Maryville Receives Award From Emerson to Expand K-12 STEM Education

Maryville University has received an award of $100,000 from Emerson to support its Center for Access and Achievement (CA2), which provides access to high-quality STEM education for pre-K through 12th grade students and their teachers.

“The path to lifelong learning begins in early childhood,” said Steve Coxon, PhD, executive director of CA2. “Our goal is to reach children as early as possible and inspire them to reach their full potential.”

CA2 supports Maryville’s strategic plan as the beginning of the pipeline from preschool to profession. Traditionally underrepresented students are given the boost they need to succeed in postsecondary education and the careers of the future.

Current partners of CA2 include Ritenour, Jennings, Normandy, Riverview Gardens and Ferguson-Florissant School Districts, Boys & Girls Clubs of Greater St. Louis and the Jackie Joyner-Kersee Foundation.

The Emerson award, called FutureSTL (Science and Technology Leaders), will allow CA2 to expand its programming and reach hundreds more children. This includes increasing student enrollment for existing STEM summer camps hosted by CA2 as well as increasing the number of teachers at those camps. Teachers serve as camp assistants and learn technologies and strategies from Maryville faculty to take back to their classrooms.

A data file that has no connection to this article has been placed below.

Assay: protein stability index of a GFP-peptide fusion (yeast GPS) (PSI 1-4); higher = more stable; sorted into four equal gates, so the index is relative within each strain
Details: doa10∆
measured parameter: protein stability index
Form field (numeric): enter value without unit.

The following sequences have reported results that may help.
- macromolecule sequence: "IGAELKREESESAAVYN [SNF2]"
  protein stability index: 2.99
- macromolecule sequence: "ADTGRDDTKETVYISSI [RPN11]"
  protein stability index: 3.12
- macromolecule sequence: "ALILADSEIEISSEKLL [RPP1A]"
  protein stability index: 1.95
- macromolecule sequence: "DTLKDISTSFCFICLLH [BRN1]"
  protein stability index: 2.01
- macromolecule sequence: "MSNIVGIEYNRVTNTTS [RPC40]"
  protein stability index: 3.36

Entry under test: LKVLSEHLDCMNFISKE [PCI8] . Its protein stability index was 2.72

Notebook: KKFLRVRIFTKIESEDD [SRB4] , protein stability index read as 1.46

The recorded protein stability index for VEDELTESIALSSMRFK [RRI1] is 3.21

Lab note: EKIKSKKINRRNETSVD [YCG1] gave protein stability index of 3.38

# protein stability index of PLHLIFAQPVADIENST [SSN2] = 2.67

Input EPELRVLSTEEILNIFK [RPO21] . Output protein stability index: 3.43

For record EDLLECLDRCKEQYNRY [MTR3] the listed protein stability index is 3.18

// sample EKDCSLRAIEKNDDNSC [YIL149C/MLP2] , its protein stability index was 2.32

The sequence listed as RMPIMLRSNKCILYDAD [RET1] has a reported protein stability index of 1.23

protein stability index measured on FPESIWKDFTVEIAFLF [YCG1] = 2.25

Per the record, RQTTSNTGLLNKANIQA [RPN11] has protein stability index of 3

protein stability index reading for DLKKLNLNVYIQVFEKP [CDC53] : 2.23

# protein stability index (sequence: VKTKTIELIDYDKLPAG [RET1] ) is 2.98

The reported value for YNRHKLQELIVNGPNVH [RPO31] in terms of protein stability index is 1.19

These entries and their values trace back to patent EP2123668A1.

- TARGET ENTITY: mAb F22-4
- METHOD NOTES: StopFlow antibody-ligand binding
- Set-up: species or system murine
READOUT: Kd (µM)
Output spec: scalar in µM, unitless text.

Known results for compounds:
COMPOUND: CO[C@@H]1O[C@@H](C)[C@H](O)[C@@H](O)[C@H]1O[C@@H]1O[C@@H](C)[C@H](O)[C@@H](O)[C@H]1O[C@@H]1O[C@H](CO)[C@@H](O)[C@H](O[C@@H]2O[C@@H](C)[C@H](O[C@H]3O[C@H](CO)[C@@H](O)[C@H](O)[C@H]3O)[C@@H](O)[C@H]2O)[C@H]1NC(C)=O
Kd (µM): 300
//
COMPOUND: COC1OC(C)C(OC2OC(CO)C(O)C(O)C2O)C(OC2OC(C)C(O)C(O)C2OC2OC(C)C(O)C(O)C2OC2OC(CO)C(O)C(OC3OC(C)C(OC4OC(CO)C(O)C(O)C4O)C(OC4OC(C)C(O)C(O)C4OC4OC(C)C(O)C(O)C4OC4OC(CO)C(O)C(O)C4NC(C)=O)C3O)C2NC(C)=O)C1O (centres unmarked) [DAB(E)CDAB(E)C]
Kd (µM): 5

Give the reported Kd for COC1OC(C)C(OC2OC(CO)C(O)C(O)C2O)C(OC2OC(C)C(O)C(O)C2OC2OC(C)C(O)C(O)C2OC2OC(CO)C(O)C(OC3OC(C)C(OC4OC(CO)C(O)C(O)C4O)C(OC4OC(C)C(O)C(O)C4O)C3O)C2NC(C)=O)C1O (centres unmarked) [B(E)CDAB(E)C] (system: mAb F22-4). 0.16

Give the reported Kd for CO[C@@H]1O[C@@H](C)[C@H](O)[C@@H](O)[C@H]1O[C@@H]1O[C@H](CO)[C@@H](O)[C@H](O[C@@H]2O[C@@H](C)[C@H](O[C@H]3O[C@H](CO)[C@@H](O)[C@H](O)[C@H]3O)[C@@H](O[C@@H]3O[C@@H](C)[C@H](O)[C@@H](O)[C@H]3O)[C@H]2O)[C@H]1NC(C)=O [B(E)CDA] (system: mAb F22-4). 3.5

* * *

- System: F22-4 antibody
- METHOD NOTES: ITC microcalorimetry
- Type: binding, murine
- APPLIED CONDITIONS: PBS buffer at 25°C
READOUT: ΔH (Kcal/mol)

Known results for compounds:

Additionally, the Emerson award will help expand Maryville’s STEM Education Certificate Program. Participants learn to integrate STEM into the classroom with research-based best practices led by expert educators in the field. Teachers, librarians, media specialists, technology trainers, principals, instructional coaches and others interested in engaging students in STEM are invited to participate in the program.

“At Maryville, we know student success is shaped by the educational experiences that begin well before college,” said Mascheal Schappe, EdD, dean of the School of Education, of which CA2 is a part. “We’re working with teachers and students at all grade levels to advance access for talented students with higher education goals and the ambition to achieve them.”

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